Coming home for Thanksgiving Break brings great rewards like home cooked meals, time with my dog and, what might be the most fun, a chance to judge my parent’s record collection.
My dad recently bought a record player, his first since the 90’s, and he was eager to show me some of his old record collection. As a judgmental millennial, I decided it would be best to rate some selections from his collection (and my mom’s) and spare no feelings.
The Queen is Dead – The Smiths
We begin with what might be my father’s favorite album ever. I’ve already heard this album and I think it’s great. Morrissey is a pithy, sarcastic jerk and it is amazing. I’ve been forced to listen to The Smiths throughout my life, but I’m finally at the angsty teenage phase where I can really get into this band. They can rock out, get a little emo, and make fun of Margaret Thatcher all in one album. What more could you need? Not to mention There Is a Light That Never Goes Out is the death-obsessed anthem for all angsty teens, tweens, and in-betweens. No wonder it was so prominent in 500 Days of Summer. The song is a classic and so is this album. 9/10 because I would get in trouble if I gave it any less.
Play Deep – The Outfield
This was apparently a classic my dad’s freshmen year of college and was wildly popular at the University of Northern Iowa’s parties. Honestly, I could see it. It’s a genuinely fun and wild album full of 80’s synths and an insane amount of cheese. I’m into it though. Your Love is an amazing and memorable song, not only for the hilariously cheesy SNL skit from a few years ago, but also for it’s unabashedly fun attitude. This album makes me want to dress like a John Hughes character and throw a weird party in my basement. It’s a thoroughly engaging and fun album, although it’s a little depthless, with lyrics that border on annoyingly simple at times. 6/10, good for creating false nostalgia in hipster teens and making my dad think about college parties.
Parallel Lines – Blondie
This one actually comes from my mom’s record collection and is definitely one of my favorites in her records. This might only be because of “One Way or Another,” which is an amazing song often underrated by its repeated use in sitcom chase montages. Debbie Harry is a wild singer and the album is well varied, veering from pop-rock to the disco of “Heart of Glass.” I found myself bopping my head to this and pretending I was a young, hip kid born in the 70’s. I’m definitely going to check this out more and try to emulate the iconic Debbie Harry, who is already cooler than anyone I’ve ever met. 8/10 music I will play in the car and loudly sing while the cars next to me stare.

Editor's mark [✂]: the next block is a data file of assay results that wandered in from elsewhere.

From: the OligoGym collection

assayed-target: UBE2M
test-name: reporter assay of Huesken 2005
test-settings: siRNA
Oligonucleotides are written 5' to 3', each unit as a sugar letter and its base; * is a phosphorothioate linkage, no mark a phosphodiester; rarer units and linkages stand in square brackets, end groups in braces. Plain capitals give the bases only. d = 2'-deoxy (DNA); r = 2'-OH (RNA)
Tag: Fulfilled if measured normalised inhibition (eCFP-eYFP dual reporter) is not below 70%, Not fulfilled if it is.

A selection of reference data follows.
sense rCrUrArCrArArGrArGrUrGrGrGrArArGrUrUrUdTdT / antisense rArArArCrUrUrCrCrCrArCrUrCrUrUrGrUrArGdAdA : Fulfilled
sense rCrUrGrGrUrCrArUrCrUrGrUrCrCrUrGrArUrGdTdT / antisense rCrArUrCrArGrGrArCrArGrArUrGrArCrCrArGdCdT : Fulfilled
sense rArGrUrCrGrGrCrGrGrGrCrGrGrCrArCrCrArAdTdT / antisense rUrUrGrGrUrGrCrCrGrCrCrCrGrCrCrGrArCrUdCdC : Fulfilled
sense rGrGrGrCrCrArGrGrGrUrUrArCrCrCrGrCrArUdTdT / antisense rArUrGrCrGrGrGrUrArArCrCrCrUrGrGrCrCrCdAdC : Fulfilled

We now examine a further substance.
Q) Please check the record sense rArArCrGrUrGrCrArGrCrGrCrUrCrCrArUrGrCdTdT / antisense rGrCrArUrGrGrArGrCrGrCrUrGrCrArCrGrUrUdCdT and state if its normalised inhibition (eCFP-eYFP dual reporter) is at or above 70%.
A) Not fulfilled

The River – Bruce Springsteen
Bruce Springsteen’s The River is a classic double album by the Boss. This album has a wide variety of styles but mostly deals with the same theme: sadness in blue-collar life. But even that is kind of fun on songs like “Hungry Heart” which is probably the most upbeat song portraying a decaying blue-collar relationship. It’s definitely a strong album and I could see myself getting into it more, but I feel like I need to listen to it while doing some tough, manly work. Maybe I’ll put this on while I change the oil in my car or something. Either way, a strong album and I like cuts like “The River,” “Out in the Street,” and “Hungry Heart.” But, it continues the complaint I have against all double albums, it’s a little too long and repeats itself a few too many times. 7/10, would listen to again and envision myself in 1970’s New Jersey.
Faith – George Michael
Listening to this from my mom’s record collection just left me with more questions. Was this cool at the time? Was George Michael a sex symbol for girls in 1987? Did my mom see George Michael as a sex symbol? I wanted to love this album more than I did. I enjoyed songs like “Faith” which was a fun romp that mixed acoustic guitar and electronics. And “Father Figure” had a nice tune, but a few too many daddy issues in it for me. “I Want Your Sex” felt overly long and cheesy with its grunts, which were way over the top. This might just not be for me, it felt like it was trying too hard. I’m surprised though because I love Prince and thought I would enjoy it. However, I just can’t get into this. 5/10 for making me think about sex while looking at my mom’s record collection.
Shaun Cassidy – Shaun Cassidy
Shaun Cassidy feels like the Justin Bieber or Shawn Mendes of 1977. According to my father, he’s Partridge Family adjacent and that explains the music’s “cheesy love songs aimed at tweens” vibe. Songs like “Hey There Lonely Girl” and “I Wanna Be With You” feel like the boyish Cassidy is singing to little girls in elementary school who dream about their future husbands. I don’t feel like I’m the demographic for this album and I was intrigued to find this in my dad’s collection. He claims it’s his sister’s. Either way, the music is sort of fun 70’s pop, populated with tons of gospel choirs, brass, and soaring string instruments. It can be enticing but it mostly feels childish, especially on the “hit single” “Da Doo Ron Ron” which was probably influential for Hanson’s “MBop.” The album comes with a poster of Shaun though, so can I really complain? 5/10 will be better if you imagine yourself as a 12 year old girl living in a small town in 1977.
Altogether, this deep dive into my parent’s record collection was surprisingly intimate and it’s always intriguing to try and expand your musical horizons. I could also see how my own musical tastes were influenced by my parents. A concept which normally makes me want to be angsty and go against what my parents do, but in this instance it was sort of nice. I felt connected to my parents, even if I thought some of their records were awful. 7/10 solid experience, would raid their record collections again.